Responsibility for the systematic approach to productivity improvement by CQ RAICCHO Members in 2013/2014 and 2014/2015 will rest with the CQ RAICCHO Regional Workforce Support Coordinator, whose position is to be transferred from QAIHC to CQ RAICCHO in February 2014, assisted by the contracted-in “Spearhead”.

The Commonwealth Department of Health and Ageing indicated its intention to de-fund Barambah Regional Medical Service (BRMS) in September/ October 2013. As at end-January 2014, the new Commonwealth’s Department of Health was considering contracting with IUIH Ltd to be the funds holder for the delivery of primary health services in Cherbourg/Burnett in 2014 and going forward.  However, there is no certainty that this will occur.

As part of its commitment to project manage new business development, in late 2013 CQ RAICCHO commenced multi-party negotiations to take operational management responsibility for a fully-equipped Mobile Health Clinic (a Van) funded by Queensland Gas and Coal (QGC), and managed until November 2014 under the control of QAIHC.  CQ RAICCHO has been progressing a Memorandum of Agreement with QAIHC and approval from QGC to transfer operational control.  The aim is for CQ RAICCHO to be managing the Mobile Health Clinic from February 2014. Final legal approval is expected from QGC during February 2014. The Mobile Health Clinic would be staffed with a GP, RN and a Driver/Aboriginal Health Worker.  The Clinic’s operator is obliged to deliver outreach services to regional towns and rural areas of relevance to QGC’s business operations, and fortunately these coincide with areas CQ RAICCHO has to service under the MDMC Regional project.  This especially benefits Nhulundhu Wooribah (head office in Gladstone), Bidgerdii (especially the under-serviced Central Highlands), and Barambah (particularly in North Burnett where BRMS has almost no service presence).  Discussions were initiated in late-2013 with the Chief Executive Officer of the Central Queensland Rural Division of General Practice about the possible involvement of the Rural Division’s GPs with scheduled visiting clinics by the Van to the communities where these GPs operate.  CQ RAICCHO will coordinate further discussions to try to sign a Partnership Agreement with the Rural Division.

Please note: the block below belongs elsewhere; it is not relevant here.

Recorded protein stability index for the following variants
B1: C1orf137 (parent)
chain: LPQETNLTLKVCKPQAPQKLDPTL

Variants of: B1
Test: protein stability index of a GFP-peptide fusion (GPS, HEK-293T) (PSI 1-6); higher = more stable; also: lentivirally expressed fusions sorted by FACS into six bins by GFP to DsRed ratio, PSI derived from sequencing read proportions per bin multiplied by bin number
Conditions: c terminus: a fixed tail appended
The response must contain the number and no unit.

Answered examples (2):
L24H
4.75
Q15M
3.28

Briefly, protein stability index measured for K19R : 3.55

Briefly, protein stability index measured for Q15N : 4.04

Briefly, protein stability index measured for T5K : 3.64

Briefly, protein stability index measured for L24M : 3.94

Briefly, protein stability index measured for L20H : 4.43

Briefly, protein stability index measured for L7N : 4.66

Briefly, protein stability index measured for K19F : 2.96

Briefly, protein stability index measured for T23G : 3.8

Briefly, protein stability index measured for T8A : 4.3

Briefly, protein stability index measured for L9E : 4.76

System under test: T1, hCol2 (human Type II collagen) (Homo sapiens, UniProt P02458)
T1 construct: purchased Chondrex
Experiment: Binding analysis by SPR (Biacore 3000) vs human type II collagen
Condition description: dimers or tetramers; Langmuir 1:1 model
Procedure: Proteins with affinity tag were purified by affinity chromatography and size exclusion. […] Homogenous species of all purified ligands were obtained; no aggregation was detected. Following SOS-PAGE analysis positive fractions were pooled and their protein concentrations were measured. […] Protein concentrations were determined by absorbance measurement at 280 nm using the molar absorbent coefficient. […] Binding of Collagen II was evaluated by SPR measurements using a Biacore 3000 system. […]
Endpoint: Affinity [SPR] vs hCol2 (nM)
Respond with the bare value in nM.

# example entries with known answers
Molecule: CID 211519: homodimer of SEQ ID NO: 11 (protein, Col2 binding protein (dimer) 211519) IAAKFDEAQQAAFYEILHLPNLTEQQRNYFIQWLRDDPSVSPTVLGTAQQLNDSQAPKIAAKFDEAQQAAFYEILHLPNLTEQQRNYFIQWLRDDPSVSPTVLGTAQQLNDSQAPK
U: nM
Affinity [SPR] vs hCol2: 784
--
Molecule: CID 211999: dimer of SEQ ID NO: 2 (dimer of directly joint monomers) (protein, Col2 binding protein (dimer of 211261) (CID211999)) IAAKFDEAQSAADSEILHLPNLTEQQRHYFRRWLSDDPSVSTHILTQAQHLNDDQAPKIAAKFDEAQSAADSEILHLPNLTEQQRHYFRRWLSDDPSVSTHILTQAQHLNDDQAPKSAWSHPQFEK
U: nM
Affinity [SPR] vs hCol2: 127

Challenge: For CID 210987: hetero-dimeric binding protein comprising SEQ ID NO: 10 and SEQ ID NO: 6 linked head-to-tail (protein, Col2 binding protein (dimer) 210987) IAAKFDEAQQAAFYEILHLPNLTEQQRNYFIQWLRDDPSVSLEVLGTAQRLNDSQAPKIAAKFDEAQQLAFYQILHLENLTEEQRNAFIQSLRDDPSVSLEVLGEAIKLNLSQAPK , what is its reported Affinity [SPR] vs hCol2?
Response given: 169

Other dimensions to CQ RAICCHO’s business development assistance will include help with diversifying into complementary service provision, including aged care (especially integrating primary health care with Home Care Packages), preventative health, and social health – drug and alcohol, and mental health services.  The State Director of the Department of Health and Ageing met with the Board of CQ RAICCHO on 22nd October 2012 and highlighted the options for Member Services such as Bidgerdii to enter the aged care service delivery arena and simultaneously offered to assist CQ RAICCHO to broker a region-wide drug and alcohol program with a mental health component.  The best endeavours of CQ RAICCHO to obtain funding for the regional proposal were ultimately defeated by bureaucratic issues, but this experience does not invalidate the strategic approach that was actioned.  Experience with IUIH Ltd in south-east Queensland has had more successful outcomes, both with regard to substance misuse and mental health programming and with aged care: IUIH Ltd secured the first 52 Aboriginal Consumer Directed Care Home Care Packages for North Brisbane from an Application lodged through one of its Member Services for ACAR 2013 and has subsequently secured several hundred HACC packages through its partnership with a Medicare Locals Consortium in North Brisbane.  CQ RAICCHO will actively explore the potentials for its region during 2014 and 2015.